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    At Ramsar COP14, China Pledges to Expand and Protect Wetlands

    Half of the country’s coastal wetlands have been lost to reclamation over the past four decades.
    Nov 08, 2022#environment

    China has vowed to strengthen the protection of its fragile wetland ecosystems, as an ongoing international conference adopted a declaration Sunday calling for more effective action toward the conservation, restoration, management, and sustainable use of wetlands.

    The country plans to incorporate 11 million hectares of wetlands into its national park system and implement about 30 wetland restoration projects, said Tan Guangming, deputy head of the National Forestry and Grassland Administration. China also pledged to improve the legal framework and provincial regulations on wetland protection based on its first specialized law that went into effect in June, and set up an international center in Shenzhen to conserve mangroves that buffer sea tides and provide habitats for aquatic life and migratory birds.

    The pledges were made during the 14th Meeting of the Conference of the Contracting Parties to the Ramsar Convention on Wetlands, or Ramsar COP14, which is being jointly held in the central Chinese city of Wuhan and Geneva in Switzerland.

    The Ramsar Convention, named after the city of Ramsar in Iran, where the convention was signed in 1971, is an international agreement dedicated to the conservation and sustainable use of wetlands. It has 172 contracting parties so far, with China joining the convention in 1992.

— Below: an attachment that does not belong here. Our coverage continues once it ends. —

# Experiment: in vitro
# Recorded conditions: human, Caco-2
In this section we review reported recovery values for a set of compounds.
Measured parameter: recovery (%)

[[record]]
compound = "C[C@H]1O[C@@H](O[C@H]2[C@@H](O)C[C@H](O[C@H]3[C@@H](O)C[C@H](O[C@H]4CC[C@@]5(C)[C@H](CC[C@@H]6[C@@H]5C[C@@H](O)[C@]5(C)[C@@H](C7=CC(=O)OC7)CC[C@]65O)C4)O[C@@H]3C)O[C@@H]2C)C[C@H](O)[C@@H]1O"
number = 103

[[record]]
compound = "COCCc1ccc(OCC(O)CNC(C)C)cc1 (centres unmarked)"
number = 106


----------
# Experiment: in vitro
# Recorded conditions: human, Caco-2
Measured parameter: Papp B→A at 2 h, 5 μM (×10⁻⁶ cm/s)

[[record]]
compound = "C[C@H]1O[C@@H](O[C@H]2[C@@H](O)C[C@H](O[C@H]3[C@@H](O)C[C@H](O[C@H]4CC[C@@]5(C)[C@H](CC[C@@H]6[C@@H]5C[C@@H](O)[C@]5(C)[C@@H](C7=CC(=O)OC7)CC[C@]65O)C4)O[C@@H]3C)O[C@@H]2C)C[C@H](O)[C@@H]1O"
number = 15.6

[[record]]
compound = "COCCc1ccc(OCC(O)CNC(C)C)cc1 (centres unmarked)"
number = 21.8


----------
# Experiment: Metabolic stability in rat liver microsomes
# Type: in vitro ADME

Known as “the Earth’s kidneys,” wetlands play a key role in purifying water, preventing floods, and maintaining biodiversity and habitats for plants, animals, and migratory birds. But they’re also among the most vulnerable and heavily degraded ecosystems globally.

    Since the ratification of the Ramsar Convention five decades ago, natural wetlands have declined by 35% worldwide, according to the declaration. In China, which has the fourth-largest wetland area in the world, half of its coastal wetlands have been lost to reclamation over the past four decades, while some wetland restoration projects have been deemed to be risky to the local ecosystem due to inappropriate designs or incomplete risk assessments.

    The pledges made during Ramsar COP14 add to China’s ambitions to better protect its wetlands. It plans to increase the proportion of protected wetlands nationwide to 55% by 2025, up from 52.7% currently.

    Editor: Bibek Bhandari.

    (Header image: An aerial view of Tianfu Wetland Park in Kunshan, Jiangsu province, Nov. 16, 2019. VCG)